But understanding how the toxin -- one of seven neurotoxins produced by the bacterium Clostridium botulinum -- enters nerve cells has proved elusive for scientists. Despite a decade-long search for the receptor by labs around the world, researchers had come up empty handed.
Now, a research team led by Howard Hughes Medical Institute (HHMI) researcher Edwin R. Chapman reports that it has identified the cellular receptor for botulinum neurotoxin A. The group's work was published in the March 16, 2006, edition of ScienceXpress, which provides electronic publication of selected Science papers in advance of print. The finding offers important new insights that suggest how the toxin shuts down nerve cells with deadly efficiency.
In the clinic, the toxin, which is also known as botox, is used to treat forehead wrinkles, migraine headaches, urinary retention, eye muscle disorders, and excessive sweating. The same toxin also has more nefarious uses, and is considered a potential bioterror threat because it can kill people by paralyzing motor nerves in diaphragm muscles, causing breathing to stop. Lack of knowledge about the identity of the cell surface receptor that botulism toxin A uses to invade nerve cells has hindered the development of new antidotes to the toxin.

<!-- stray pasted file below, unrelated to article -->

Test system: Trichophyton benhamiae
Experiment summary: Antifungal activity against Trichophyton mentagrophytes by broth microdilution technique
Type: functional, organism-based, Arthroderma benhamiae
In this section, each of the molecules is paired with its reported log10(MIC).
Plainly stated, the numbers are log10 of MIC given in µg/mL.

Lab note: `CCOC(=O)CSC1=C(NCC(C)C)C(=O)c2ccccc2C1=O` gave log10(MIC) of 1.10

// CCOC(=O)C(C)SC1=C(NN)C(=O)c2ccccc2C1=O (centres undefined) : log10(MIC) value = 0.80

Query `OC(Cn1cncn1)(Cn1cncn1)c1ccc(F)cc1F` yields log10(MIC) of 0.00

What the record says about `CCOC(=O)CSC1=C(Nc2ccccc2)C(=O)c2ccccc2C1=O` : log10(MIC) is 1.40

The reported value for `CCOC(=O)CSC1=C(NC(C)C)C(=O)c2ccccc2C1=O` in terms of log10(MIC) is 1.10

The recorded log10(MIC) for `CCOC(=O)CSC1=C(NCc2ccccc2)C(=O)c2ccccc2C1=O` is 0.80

"People thought that since these were the most potent toxins known to humans, it would be easy to find the receptors," said Chapman, whose HHMI laboratory is at the University of Wisconsin-Madison. However, only a handful of proteins had been identified that appeared to interact with the toxin. But none of these proteins turned out to be the receptor, he said.
According to Chapman, researchers had long known how botulinum neurotoxin A attacks the nerve cell's internal molecular machinery.
Contact: Jim Keeley
Howard Hughes Medical Institute